High impact medical journals have the ability to generate substantial changes in clinical research methods, analyses, and reporting through publication guidelines. This week, executive editor of The Lancet, Jocalyn Clark, co-authored an editorial urging for thorough reporting of sex-specific findings in medical journals [1]. The authors analyzed data from 60 clinical trials published in The Lancet and The New England Journal of Medicine, and found results which require thoughtful attention.  

While the overall number of female participants in clinical research has increased from 37% in 2009 to 41% in 2016, it still falls short of the ideal goal of 50%. Despite the fact that each study included male and female participants, 57% did not perform any sex-specific data analysis. The authors note that The Lancet encourages, but does not require, researchers to analyze data by sex. Therefore, they suggest if high-profile medical journals were to make sex-based analyses and reporting a requirement for publication, this would lead to improved health outcomes for all.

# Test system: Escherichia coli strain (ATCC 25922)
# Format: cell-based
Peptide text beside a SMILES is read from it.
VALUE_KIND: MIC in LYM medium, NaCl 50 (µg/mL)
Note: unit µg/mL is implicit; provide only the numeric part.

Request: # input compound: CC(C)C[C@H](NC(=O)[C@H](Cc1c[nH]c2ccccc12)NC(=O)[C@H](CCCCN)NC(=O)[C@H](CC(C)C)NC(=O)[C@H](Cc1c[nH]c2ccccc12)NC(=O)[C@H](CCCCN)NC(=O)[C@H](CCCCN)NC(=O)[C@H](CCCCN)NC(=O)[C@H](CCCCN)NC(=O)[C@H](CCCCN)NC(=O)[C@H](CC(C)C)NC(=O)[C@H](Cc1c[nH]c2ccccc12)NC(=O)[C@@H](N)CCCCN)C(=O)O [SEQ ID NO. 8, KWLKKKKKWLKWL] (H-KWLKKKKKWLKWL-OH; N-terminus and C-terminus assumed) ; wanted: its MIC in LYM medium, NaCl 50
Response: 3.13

For further reading on this topic:

Sex based subgroup differences in randomized controlled trials: empirical evidence from Cochrane meta-analyses
Wallach et al., BMJ. 2016;355:i5826.

Implications for Journals of Sex-Specific Reporting Policies of Journals
Sex-Specific Reporting of Scientific Research: A Workshop Summary
Institute of Medicine, 2012.

References:
1. Avery and Clark, Lancet. 2016; 388(10062): 2839-2840.  

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